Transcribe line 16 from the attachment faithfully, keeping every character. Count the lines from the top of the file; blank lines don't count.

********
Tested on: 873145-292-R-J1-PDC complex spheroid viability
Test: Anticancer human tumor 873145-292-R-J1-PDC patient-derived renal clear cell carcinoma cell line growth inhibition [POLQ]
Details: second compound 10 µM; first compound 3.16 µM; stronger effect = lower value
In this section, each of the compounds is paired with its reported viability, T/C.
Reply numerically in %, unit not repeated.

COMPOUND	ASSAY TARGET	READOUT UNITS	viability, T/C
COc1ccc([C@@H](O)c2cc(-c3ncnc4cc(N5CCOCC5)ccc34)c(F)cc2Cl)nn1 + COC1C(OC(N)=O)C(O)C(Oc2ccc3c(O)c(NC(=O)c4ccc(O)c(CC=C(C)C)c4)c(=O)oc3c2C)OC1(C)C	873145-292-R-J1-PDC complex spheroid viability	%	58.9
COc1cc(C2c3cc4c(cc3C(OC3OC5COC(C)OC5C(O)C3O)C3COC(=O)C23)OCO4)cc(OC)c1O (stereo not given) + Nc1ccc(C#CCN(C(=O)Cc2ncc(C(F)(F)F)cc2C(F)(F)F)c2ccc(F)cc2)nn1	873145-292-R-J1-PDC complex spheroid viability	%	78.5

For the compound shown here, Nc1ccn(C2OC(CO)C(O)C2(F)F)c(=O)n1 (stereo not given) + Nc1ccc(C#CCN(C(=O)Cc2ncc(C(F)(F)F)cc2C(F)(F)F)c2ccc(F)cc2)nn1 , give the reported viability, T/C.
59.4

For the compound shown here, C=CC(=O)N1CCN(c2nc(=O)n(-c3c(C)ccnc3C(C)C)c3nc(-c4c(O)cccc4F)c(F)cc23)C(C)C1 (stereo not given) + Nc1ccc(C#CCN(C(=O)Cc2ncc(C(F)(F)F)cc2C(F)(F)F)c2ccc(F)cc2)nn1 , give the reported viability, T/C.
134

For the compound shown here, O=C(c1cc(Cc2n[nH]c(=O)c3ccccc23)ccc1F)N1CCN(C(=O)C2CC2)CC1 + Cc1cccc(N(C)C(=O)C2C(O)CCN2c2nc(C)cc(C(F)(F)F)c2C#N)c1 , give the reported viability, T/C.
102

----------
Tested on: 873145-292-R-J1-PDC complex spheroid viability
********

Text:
Tested on: 873145-292-R-J1-PDC complex spheroid viability